Over 1,600 cases of Zika have been previously reported in the US, most of which were brought by travelers who were infected elsewhere
Florida now has 14 people who likely contracted the Zika virus from mosquitoes in the Miami area, and the state needs emergency help from the federal government, officials said on Monday.
Governor Rick Scott announced 10 new cases of locally transmitted Zika, in addition to four made public by the department of health on Friday.
The cases mark the first time the Zika virus, which can cause birth defects and is considered particularly dangerous for pregnant women, is known to be spreading via local mosquitoes in the United States.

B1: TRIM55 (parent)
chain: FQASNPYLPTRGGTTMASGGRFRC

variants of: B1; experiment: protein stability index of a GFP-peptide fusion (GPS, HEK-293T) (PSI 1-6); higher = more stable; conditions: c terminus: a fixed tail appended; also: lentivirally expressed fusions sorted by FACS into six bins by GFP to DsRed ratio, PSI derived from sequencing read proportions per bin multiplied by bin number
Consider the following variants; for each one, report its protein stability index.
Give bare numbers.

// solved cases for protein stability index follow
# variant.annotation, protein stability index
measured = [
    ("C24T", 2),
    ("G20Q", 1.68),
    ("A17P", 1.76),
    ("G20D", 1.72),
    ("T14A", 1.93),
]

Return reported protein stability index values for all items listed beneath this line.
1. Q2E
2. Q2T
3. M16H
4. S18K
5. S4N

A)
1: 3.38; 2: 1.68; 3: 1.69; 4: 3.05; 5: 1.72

Over 1,600 cases of Zika have been previously reported in the US, but most were brought by travelers who were infected elsewhere. The virus can also spread by sexual contact.
The US Centers for Disease Control and Prevention (CDC) are expected to issue "a notice to women who are pregnant or thinking of becoming pregnant to avoid unnecessary travel to the impacted area that is just north of downtown Miami," Scott added in a statement.
Officials still believe the transmission is confined to a square-mile area north of Miami, a popular arts and restaurant district known as Wynwood.
Scott asked for the CDC to dispatch an emergency team of specialists "to augment our response efforts to confirmed local transmissions of the Zika virus."
Two of the 14 cases involve women and the rest are men.
Funding for the Zika response has been a source of dispute among US lawmakers.
President Barack Obama asked for $1.9 billion in February, but Republicans protested, saying the money should be taken from funds previously set aside for Ebola. Congress went on summer recess last month without approving any legislation for Zika funds.